On Demand, On the Rise - Demand Week
ADDITIONAL CONTRIBUTORS Meredith Schneider

By Meredith Schneider


In recent years, the viewing public’s “On Demand” options have increased exponentially. From Verizon, DirecTV, and HBO to companies like Netflix and now Blockbuster’s new On Demand options (all commonly referred to as “video on demand” or “VOD”), it seems like every entertainment outlet has an option to view the latest titles for free. But what does this actually mean, and how do these contracts come into existence for the program to have so many titles available before they are available elsewhere?

What has become even more noticeable over time is that being able to view a movie in-home at the same time you can go see it in-theatre quenches that ceaseless on-demand lust. Representatives from on-demand companies are recognizing this, and are shopping Hollywood Studios for the next big thing.

“Studios determine when and where their product is played,” explains the president of a United States theatre company, who has asked not to be named. “Currently movie theatres normally have a 90-100 day exclusive window for new movies. Theatre owners will not show a movie unless they have exclusivity. The only exception is some art houses will play day-and-date with On Demand.”

“Day-and-date” releases are when movies are made available on VOD and in theatres on the same day or during the same release week. When this happens, it decreases the chance that people will go to cinemas to watch the film. In-home television screens are getting bigger and better, which many view as the end of the theatre industry.

One main worry is that these On Demand programs may effect box office numbers in theatres, where the viewing experience is far superior but perhaps less in demand than it once was.

Our source assures us that “by the time the movies are shown on demand, they are normally no longer playing in theatres.” That was not an expected answer, since studios normally negotiate contracts to benefit their own profits. But it turns out day-and-date releases the same time, are not a trend that is catching on so swiftly with big screen hits.

“In 2011 Universal announced that they would open Tower Heist in theatres and on demand day-and-date,” says our source. “Theatres said that they would not play this film, so Universal backed down and delayed the on demand release date.”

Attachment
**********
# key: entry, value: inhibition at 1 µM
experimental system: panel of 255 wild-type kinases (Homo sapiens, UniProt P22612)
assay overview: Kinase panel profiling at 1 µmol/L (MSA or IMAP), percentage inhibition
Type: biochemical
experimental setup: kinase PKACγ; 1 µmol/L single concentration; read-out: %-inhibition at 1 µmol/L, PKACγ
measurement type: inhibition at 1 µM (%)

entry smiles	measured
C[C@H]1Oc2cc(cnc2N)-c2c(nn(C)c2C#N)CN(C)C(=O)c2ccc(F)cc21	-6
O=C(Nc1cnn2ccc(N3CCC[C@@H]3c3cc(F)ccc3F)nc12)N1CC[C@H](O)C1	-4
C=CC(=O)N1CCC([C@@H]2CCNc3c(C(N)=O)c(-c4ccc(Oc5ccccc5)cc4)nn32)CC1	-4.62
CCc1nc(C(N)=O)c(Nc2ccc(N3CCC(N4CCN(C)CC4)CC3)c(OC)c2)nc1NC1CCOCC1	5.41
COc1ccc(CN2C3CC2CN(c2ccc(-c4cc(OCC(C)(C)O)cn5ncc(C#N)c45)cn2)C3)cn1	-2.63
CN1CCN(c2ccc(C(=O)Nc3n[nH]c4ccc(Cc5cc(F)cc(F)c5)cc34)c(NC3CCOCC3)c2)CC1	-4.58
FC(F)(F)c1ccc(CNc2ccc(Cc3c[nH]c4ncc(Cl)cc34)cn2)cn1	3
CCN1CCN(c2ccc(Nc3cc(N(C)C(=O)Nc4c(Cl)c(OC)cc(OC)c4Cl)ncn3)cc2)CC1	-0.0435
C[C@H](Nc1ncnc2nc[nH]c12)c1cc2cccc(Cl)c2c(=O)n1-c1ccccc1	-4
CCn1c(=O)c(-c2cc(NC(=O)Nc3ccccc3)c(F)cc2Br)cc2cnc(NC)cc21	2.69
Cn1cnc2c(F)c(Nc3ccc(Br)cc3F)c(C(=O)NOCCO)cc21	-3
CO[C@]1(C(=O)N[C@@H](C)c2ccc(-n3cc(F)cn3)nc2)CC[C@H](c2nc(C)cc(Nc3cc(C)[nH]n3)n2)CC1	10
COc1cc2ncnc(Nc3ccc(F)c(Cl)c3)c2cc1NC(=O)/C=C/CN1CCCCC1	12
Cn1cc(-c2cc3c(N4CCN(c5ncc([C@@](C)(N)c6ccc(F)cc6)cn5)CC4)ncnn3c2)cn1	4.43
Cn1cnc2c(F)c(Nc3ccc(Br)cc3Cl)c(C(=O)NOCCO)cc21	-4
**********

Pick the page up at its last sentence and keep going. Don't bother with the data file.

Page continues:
As of right now, big theatre release dates are where the marketing and big media are at, so movies tend to lose their credibility if they aren’t getting the media attention that a theatre release brings them. But that might not always be the case.

According to an article in the LA Times, “Unlike box-office sales, which typically are divided 50-50 between the theater owners and the distributors, the VOD split usually gives distributors close to 70 %. The amount of VOD proceeds that flows back to a film’s creative team and investors is still imprecise.”

A lot of production companies are looking at options to increase VOD time but, as stated earlier, are finding it difficult to negotiate bigger marketing techniques than are available with movie theatre chains across the nation. It is catch-22s like this that industry leaders are now stuck in that continue to benefit locally owned businesses and movie theatre chains, deterring a monopoly of the movie release industry.

Another catch-22? The Redbox phenomenon.

“Studios lost a lot of revenue when their DVD releases starting being sold at Redbox and so they are now trying to keep more control of the revenue stream prior to the DVD release,” continues our source. “The studios have more legal control of an On Demand movie then they have over a DVD. Once a film hits DVD the studio loses control of their product as it can then be bought by Redbox and other discounted vendors who can price the movies to the general public for low prices. If a studio can charge a higher price for on demand prior to the DVD release they will increase their revenue stream.”

Independently made films that cannot catch the attention of cinemas and big movie studios often rely on these companies to release their films for profit. Companies such as Magnolia Pictures and even giants in the industry such as Weinstein Co. turn to these options for the smaller budget films they become involved with.

They might not experience as wide of a release or as much of a marketing advantage, but the revenue for the studios will stay at a higher rate for a longer amount of time and still has a fighting chance to earn the creators their investment back as long as buzz is generated around the film.

The lesson here? If you, as a consumer, want your hard-earned money to be distributed properly, in-theatre releases are your best bet. Explore the On Demand options with a fine-toothed comb and avoid big-name companies like RedBox at all costs. Their price cuts are reflected in the earnings of the artists and the thinkers behind some of your favorite films.

For additional reading, check out a sample VOD contract here.

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